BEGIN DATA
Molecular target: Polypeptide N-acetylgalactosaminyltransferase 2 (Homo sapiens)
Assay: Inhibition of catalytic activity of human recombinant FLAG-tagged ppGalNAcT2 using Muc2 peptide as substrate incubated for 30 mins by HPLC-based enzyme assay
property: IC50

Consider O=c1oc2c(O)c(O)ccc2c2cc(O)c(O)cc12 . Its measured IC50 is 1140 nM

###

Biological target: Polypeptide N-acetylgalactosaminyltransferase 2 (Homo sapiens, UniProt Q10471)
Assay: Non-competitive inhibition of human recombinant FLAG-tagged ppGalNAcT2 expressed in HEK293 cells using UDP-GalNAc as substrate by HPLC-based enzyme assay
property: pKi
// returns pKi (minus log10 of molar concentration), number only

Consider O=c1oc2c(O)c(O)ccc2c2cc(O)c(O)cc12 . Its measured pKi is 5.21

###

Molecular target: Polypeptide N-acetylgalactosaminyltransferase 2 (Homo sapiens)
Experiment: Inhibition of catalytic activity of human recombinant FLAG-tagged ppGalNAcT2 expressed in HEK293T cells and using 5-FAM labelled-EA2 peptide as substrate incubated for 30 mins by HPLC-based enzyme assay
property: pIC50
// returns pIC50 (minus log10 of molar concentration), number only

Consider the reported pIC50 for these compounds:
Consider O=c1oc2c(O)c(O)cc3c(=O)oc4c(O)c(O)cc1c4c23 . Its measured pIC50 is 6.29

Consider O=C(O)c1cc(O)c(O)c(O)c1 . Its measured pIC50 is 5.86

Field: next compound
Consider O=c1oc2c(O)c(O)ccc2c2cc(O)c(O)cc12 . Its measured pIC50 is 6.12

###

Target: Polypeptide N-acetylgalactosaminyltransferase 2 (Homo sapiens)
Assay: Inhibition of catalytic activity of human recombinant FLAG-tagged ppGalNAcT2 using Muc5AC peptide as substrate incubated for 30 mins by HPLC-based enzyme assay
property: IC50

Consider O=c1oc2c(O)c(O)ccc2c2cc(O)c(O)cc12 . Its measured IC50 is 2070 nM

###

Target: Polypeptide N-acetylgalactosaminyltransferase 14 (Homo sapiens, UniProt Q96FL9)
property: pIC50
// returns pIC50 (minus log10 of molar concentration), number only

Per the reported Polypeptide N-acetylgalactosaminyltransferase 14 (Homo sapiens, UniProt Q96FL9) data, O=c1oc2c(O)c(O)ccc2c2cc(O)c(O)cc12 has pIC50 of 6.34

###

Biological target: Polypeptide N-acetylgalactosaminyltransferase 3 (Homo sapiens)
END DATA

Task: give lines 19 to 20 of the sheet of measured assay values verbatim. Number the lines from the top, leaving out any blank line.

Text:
Field: next compound
Consider O=c1oc2c(O)c(O)ccc2c2cc(O)c(O)cc12 . Its measured pIC50 is 6.12